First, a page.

NASHVILLE, Tenn. -- Baltimore Ravens quarterback Steve
McNair was charged with driving under the influence Thursday even
though police said his brother-in-law was behind the wheel of the
pickup registered to the former Tennessee Titan.
Although McNair was just a passenger, he was charged with a
misdemeanor under a Tennessee law that prohibits a vehicle owner
from letting it be driven by someone who is inebriated.
Police said officer Harold Taylor pulled over McNair's 2003
Dodge pickup just before midnight Wednesday because it was
speeding. The driver, 31-year-old Jamie Cartwright, smelled of
alcohol, failed a field sobriety test and refused to take a breath
alcohol test, police spokesman Don Aaron said.
Cartwright said he was McNair's brother-in-law and acknowledged
drinking at least two beers, police said.
The law used to charge McNair doesn't consider whether the
vehicle owner was drinking, but only if the driver was impaired.
Aaron said Nashville police have used the law to cite 42 other
people this year.
"We are aware of the situation, but we're getting most of our
information from the media," Ravens spokesman Chad Steele said
Thursday. "We've not spoken with Steve, so we're not sure at this
time if we will have a statement."
McNair's attorney, Roger May, said he spoke to the player after
"Mr. McNair was arrested because of the actions of the driver
of a vehicle in which he was a passenger. It had nothing to do with
any actions on his part whatsoever. It's totally a derivative
arrest," May said.
Ravens president Dick Cass said team officials had talked with
McNair and people familiar with the incident. They also have been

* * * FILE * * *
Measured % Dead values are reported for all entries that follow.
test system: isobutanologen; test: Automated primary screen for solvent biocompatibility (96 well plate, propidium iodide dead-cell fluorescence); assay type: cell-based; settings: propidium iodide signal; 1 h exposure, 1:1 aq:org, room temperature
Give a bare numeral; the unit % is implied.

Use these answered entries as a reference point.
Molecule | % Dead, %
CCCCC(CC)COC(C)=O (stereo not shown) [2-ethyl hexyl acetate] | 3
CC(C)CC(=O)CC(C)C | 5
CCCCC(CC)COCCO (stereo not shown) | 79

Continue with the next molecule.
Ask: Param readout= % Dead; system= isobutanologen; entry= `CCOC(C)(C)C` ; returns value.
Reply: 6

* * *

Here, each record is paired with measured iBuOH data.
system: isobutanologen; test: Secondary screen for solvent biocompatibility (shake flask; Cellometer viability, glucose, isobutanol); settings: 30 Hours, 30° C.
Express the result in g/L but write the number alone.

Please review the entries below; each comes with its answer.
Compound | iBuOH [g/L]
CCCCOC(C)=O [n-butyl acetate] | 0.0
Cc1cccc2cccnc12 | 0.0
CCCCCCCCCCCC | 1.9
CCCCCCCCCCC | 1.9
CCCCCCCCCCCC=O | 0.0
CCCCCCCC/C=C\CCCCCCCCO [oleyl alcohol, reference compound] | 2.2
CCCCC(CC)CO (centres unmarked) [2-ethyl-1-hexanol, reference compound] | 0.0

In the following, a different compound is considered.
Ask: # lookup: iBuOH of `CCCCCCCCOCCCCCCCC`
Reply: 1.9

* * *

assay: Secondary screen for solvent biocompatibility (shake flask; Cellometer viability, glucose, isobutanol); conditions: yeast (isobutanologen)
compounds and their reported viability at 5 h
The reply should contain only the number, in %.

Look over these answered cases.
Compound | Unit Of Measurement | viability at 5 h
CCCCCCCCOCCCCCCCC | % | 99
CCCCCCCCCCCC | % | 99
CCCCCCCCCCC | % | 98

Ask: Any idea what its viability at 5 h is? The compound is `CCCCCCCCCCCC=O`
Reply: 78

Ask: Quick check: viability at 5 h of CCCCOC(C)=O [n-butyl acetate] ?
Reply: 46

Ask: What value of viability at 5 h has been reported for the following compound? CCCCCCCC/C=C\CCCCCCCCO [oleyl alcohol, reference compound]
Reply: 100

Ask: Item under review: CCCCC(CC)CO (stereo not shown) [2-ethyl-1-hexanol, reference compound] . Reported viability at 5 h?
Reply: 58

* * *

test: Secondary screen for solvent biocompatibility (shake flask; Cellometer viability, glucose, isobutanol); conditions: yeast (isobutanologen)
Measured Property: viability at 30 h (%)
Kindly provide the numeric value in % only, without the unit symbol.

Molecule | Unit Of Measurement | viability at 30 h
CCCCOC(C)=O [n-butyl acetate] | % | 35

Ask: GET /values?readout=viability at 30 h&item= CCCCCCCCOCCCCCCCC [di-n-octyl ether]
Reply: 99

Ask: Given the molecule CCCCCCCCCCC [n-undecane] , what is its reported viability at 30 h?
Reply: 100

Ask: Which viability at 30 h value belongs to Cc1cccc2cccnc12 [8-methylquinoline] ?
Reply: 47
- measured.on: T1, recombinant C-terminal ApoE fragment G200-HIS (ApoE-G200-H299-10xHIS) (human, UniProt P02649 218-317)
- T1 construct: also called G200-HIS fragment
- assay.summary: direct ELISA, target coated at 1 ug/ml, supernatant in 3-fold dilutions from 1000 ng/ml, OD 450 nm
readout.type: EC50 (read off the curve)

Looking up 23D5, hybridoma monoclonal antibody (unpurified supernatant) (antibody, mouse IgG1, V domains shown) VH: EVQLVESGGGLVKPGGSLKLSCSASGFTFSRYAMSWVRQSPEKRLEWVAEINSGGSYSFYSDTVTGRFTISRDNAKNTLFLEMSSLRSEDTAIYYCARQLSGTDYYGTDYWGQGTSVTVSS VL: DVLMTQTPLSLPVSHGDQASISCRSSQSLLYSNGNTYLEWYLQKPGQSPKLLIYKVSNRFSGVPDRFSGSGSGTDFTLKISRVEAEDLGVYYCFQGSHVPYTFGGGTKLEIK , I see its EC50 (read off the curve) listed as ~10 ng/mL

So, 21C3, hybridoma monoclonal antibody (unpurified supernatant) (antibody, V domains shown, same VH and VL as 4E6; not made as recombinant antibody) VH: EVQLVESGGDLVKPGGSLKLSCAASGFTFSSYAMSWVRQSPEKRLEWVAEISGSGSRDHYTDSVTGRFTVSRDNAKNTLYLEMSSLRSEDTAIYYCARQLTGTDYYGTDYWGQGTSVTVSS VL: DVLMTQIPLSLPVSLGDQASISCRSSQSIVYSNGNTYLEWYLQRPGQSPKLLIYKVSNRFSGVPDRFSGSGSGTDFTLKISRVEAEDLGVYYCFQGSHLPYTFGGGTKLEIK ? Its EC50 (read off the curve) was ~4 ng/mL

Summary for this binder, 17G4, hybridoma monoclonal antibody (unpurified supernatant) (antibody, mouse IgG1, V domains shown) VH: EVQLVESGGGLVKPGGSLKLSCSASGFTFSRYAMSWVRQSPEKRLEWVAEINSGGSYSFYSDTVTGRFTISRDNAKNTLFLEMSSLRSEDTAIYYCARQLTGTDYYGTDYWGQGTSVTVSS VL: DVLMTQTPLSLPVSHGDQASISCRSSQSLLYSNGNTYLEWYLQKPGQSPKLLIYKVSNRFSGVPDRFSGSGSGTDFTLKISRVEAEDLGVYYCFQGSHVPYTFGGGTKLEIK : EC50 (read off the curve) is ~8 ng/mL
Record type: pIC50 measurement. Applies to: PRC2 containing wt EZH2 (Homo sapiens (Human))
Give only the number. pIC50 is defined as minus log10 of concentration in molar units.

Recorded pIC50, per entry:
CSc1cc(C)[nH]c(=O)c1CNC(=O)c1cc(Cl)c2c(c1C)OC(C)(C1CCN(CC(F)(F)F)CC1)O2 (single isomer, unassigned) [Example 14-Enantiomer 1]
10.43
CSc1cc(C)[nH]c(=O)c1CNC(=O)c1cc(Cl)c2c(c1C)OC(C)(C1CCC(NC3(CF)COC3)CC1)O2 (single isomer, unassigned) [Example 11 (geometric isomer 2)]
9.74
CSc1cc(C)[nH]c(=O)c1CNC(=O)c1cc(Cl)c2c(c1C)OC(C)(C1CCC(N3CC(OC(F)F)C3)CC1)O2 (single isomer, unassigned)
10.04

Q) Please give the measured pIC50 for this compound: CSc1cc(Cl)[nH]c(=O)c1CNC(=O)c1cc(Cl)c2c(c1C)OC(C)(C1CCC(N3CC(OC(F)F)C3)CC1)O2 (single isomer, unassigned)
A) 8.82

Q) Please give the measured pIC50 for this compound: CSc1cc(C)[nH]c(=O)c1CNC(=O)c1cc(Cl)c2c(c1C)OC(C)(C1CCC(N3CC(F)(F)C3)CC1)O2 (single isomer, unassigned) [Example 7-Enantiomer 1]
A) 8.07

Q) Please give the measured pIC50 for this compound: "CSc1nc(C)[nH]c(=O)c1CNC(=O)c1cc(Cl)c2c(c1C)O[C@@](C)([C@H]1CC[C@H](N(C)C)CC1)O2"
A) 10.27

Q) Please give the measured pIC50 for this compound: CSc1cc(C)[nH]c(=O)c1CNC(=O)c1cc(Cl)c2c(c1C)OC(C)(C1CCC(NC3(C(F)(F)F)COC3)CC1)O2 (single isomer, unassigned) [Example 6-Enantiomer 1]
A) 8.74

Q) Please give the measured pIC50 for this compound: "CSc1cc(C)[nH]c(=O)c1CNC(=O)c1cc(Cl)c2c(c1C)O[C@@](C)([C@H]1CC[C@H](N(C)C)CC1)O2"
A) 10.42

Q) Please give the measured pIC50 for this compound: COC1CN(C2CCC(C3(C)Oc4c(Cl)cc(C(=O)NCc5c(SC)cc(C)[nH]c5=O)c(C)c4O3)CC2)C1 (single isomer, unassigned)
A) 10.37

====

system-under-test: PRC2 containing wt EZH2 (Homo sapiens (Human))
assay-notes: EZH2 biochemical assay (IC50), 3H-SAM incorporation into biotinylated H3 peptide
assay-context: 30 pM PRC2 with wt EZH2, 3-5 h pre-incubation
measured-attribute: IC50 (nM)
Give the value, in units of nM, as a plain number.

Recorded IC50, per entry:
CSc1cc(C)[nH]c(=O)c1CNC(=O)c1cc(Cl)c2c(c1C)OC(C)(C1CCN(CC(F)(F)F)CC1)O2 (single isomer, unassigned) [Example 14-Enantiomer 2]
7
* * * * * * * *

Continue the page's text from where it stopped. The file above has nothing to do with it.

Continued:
briefed about Tennessee law.
"We do know that Steve was a passenger in a car he owns that
was stopped for speeding," Cass said in a statement. "Steve was
not arrested for drinking, or driving the car irresponsibly. There
is a court process that will now take place, and Steve will
participate in these procedures."
Ravens coach Brian Billick spoke with McNair, and the
quarterback issued a statement through the team.
"I have to go through the court process now, and I understand
that," McNair said. "I was planning to be in Baltimore for most
of the remainder of this month to work out with my teammates, and
anticipate that I will be doing that."
McNair declined to comment when he was released from custody. He
was accompanied by a friend, nightclub owner Robert "Big Daddy"
Gaddy, who told WTVF-TV that McNair had done nothing wrong.
Greg Aiello, an NFL spokesman, said it was too early to
determine whether McNair would face any punishment from the league.
"Any law enforcement matter that involves any of our people, we
look into it to determine whether there is ultimately any violation
of our policies," Aiello said.
McNair was arrested on DUI charges once before in Nashville in
May 2003, when he also was charged with illegal gun possession.
After a year of legal wrangling, a judge dismissed those
charges, ruling that police didn't have sufficient reason to pull